Again just playing devil's advocate... don't you think the mess is more a result of the coding style than of specifically the length of the function? If it's about short-term memory and compactness as a way to usher in code clarity, we could accomplish it better with comments and editor folds than by creating a number of smaller functions (thus adding logical indirections). If netcat's actual code were cleaned up we could leave all of the program flow in main() and it'd still be clear. This is the theory at least. –  Dan Olson Dec 29 '09 at 6:45
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I often find on certain kinds of applications that main() has hundreds of lines of initialization followed by about 20 lines of top-level loop.

It's my habit not to break functions out until I need to call them twice. This sometimes leads to me writing a 300 line function, but as soon as I see the same block occur twice I break that block out.

As for main, initialization routines are often once so 600 lines does not sound unreasonable.

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Regardless of the language, I would try and restrict a subroutine method to roughly what's visible in one page of code, and extract functionality to subroutines wherever possible.

600 lines sounds quite long for any implementation. Perhaps there's some overriding reason wrt. passing arguments around and clarity (I've not looked at the example you've posted) but it sounds to be at the far end of what's normally practised, and it should be possible to subdivide this task.

I suspect it's been developed by continual incremental addition of functionality over the years, and nobody has stopped and refactored this to be more readable/maintainable. If there are no unit tests for this (and in my experience main() methods don't often get written tests - for whatever reasons) then there's going to be an understandable reluctance to refactor it.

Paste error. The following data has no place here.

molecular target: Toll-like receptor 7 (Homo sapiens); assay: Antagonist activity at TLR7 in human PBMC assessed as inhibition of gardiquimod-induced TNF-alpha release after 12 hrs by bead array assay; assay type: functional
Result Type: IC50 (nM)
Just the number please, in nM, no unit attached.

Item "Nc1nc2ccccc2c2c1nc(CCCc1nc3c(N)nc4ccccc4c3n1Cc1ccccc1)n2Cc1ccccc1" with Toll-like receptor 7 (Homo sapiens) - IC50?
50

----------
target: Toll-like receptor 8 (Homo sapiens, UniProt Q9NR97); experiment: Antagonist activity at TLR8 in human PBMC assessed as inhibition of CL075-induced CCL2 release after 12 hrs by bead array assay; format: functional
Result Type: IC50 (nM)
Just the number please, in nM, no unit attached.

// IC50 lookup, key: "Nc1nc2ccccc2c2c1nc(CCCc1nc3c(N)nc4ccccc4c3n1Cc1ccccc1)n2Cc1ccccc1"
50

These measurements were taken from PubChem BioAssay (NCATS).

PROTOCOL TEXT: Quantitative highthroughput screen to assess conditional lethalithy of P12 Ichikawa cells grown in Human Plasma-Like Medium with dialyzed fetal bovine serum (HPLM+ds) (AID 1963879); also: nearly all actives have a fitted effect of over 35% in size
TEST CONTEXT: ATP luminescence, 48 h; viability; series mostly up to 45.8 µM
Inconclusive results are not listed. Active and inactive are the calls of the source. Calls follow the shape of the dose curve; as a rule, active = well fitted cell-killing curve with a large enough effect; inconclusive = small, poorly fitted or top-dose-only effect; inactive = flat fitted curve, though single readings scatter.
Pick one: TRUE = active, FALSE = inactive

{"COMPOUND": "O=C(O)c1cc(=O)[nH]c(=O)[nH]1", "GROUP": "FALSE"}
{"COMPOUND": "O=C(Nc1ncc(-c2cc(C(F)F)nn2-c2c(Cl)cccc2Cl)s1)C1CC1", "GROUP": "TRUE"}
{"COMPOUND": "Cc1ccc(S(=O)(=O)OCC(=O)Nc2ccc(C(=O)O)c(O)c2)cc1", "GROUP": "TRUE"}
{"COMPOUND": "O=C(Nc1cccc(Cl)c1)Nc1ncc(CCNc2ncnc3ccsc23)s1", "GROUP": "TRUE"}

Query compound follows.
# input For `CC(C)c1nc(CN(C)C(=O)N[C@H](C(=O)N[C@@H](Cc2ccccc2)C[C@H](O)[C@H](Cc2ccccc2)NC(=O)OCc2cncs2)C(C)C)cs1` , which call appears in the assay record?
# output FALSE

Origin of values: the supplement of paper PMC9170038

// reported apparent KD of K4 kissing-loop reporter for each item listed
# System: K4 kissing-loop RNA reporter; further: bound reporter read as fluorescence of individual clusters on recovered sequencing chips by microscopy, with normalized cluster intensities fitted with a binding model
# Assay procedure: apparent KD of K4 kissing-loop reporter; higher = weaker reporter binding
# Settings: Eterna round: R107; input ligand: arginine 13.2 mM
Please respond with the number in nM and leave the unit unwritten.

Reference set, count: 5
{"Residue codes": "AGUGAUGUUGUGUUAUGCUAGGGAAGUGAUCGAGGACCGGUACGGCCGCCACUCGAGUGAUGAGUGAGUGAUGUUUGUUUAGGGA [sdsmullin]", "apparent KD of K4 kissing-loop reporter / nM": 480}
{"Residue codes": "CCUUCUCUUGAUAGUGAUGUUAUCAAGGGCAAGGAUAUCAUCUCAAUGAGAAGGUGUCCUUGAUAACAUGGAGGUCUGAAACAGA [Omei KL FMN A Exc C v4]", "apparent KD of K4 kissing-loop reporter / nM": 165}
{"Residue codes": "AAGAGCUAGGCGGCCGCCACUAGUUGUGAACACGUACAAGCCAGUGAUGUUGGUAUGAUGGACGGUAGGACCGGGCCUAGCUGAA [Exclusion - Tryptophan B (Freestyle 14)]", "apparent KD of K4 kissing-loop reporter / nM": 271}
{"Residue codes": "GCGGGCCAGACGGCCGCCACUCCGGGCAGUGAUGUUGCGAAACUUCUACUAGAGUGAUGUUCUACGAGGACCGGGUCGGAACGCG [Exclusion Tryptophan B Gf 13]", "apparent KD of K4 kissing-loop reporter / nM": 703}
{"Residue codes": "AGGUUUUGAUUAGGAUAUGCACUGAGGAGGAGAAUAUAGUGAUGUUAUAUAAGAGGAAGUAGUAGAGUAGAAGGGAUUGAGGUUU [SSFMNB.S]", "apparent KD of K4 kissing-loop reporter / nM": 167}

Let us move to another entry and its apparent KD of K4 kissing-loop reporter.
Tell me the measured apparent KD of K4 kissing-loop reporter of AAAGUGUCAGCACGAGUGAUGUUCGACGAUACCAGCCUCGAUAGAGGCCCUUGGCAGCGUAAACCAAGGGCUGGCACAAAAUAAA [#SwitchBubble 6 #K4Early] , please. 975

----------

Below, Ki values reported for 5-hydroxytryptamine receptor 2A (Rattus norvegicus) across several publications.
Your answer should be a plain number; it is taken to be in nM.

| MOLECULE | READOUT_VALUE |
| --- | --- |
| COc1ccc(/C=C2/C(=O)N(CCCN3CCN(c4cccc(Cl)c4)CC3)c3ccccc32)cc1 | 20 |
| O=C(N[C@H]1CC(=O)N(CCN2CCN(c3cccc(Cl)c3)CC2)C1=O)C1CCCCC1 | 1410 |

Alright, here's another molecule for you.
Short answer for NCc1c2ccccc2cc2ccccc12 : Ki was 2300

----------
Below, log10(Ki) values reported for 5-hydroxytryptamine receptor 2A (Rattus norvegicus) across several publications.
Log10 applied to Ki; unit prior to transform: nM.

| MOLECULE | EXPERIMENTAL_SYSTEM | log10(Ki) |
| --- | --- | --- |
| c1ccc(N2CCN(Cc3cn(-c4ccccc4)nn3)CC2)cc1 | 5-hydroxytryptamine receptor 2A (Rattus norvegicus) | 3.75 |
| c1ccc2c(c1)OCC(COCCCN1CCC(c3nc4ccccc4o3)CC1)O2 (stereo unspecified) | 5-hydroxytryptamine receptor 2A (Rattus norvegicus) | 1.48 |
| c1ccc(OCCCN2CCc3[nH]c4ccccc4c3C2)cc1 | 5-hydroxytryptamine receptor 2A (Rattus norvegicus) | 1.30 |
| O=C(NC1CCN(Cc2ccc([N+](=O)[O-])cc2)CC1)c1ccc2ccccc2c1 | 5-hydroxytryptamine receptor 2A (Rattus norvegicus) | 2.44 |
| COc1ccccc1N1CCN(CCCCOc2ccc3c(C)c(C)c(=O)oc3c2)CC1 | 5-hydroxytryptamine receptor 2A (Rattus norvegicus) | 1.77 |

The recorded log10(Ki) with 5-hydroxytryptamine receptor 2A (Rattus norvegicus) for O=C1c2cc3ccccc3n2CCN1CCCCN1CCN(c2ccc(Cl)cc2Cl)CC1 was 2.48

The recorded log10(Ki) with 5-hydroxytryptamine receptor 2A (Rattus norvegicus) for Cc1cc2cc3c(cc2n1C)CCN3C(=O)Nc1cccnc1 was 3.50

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One page is a good practice, which usually tends to be about 25-40 lines on a typical range of monitors. –  Goyuix Dec 28 '09 at 1:14
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The limit is the editor window...

Heh, that's horrible but I've seen worse. I've seen large, multi-thousand line fortran programs with no subroutines at all.

I believe the answer is: it should fit in an editor window and it should have low cyclomatic complexity.

If a main program is just a series of function calls or computations, then I suppose it could be as long as necessary and it could have an exemption from the editor window constraint. Even then, I would be a bit surprised that there was not a natural way to extract meaningful discrete methods.

But if it is testing and branching and returning and breaking and continue-ing then it needs to be broken up into individual and individually tested functional components.

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Hopefully they are planning on refactoring. This looks very rough.

  443   while (optind < argc) {
  444     const char *get_argv = argv[optind++];
  445     char *q, *parse = strdup(get_argv);
  446     int port_lo = 0, port_hi = 65535;
  447     nc_port_t port_tmp;
  448 
  449     if (!(q = strchr(parse, '-')))    /* simple number? */
  450       q = strchr(parse, ':'); 	/* try with the other separator */
  451 
  452     if (!q) {
  453       if (netcat_getport(&port_tmp, parse, 0))
  454   netcat_ports_insert(old_flag, port_tmp.num, port_tmp.num);
  455       else
  456   goto got_err;
  457     }
  458     else {    	/* could be in the forms: N1-N2, -N2, N1- */
  459       *q++ = 0;
  460       if (*parse) {
  461   if (netcat_getport(&port_tmp, parse, 0))
  462     port_lo = port_tmp.num;
  463   else
  464     goto got_err;
  465       }
  466       if (*q) {
  467   if (netcat_getport(&port_tmp, q, 0))
  468     port_hi = port_tmp.num;
  469   else
  470     goto got_err;
  471       }
  472       if (!*parse && !*q) 	/* don't accept the form '-' */
  473   goto got_err;
  474 
  475       netcat_ports_insert(old_flag, port_lo, port_hi);
  476     }
  477 
  478     free(parse);
  479     continue;